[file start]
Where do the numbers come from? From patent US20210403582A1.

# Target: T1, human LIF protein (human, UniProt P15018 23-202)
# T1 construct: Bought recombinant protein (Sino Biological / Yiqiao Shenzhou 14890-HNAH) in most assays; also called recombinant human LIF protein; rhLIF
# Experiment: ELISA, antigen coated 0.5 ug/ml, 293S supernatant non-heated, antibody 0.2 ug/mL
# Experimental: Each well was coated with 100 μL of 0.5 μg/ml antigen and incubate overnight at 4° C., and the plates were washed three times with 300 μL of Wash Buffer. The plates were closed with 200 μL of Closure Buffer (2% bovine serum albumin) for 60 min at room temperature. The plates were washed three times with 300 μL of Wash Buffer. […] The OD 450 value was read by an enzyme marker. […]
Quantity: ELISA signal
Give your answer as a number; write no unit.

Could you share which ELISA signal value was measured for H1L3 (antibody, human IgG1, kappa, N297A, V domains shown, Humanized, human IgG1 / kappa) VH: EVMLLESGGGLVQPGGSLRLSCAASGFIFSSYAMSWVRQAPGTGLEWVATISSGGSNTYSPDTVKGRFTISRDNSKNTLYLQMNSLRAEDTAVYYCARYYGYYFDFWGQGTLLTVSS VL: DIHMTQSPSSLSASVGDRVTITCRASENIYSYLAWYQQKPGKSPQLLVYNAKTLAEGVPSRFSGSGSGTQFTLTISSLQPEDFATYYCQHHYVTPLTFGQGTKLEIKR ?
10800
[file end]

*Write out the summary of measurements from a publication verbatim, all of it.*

Where do the numbers come from? From patent US20210403582A1.

# Target: T1, human LIF protein (human, UniProt P15018 23-202)
# T1 construct: Bought recombinant protein (Sino Biological / Yiqiao Shenzhou 14890-HNAH) in most assays; also called recombinant human LIF protein; rhLIF
# Experiment: ELISA, antigen coated 0.5 ug/ml, 293S supernatant non-heated, antibody 0.2 ug/mL
# Experimental: Each well was coated with 100 μL of 0.5 μg/ml antigen and incubate overnight at 4° C., and the plates were washed three times with 300 μL of Wash Buffer. The plates were closed with 200 μL of Closure Buffer (2% bovine serum albumin) for 60 min at room temperature. The plates were washed three times with 300 μL of Wash Buffer. […] The OD 450 value was read by an enzyme marker. […]
Quantity: ELISA signal
Give your answer as a number; write no unit.

Could you share which ELISA signal value was measured for H1L3 (antibody, human IgG1, kappa, N297A, V domains shown, Humanized, human IgG1 / kappa) VH: EVMLLESGGGLVQPGGSLRLSCAASGFIFSSYAMSWVRQAPGTGLEWVATISSGGSNTYSPDTVKGRFTISRDNSKNTLYLQMNSLRAEDTAVYYCARYYGYYFDFWGQGTLLTVSS VL: DIHMTQSPSSLSASVGDRVTITCRASENIYSYLAWYQQKPGKSPQLLVYNAKTLAEGVPSRFSGSGSGTQFTLTISSLQPEDFATYYCQHHYVTPLTFGQGTKLEIKR ?
10800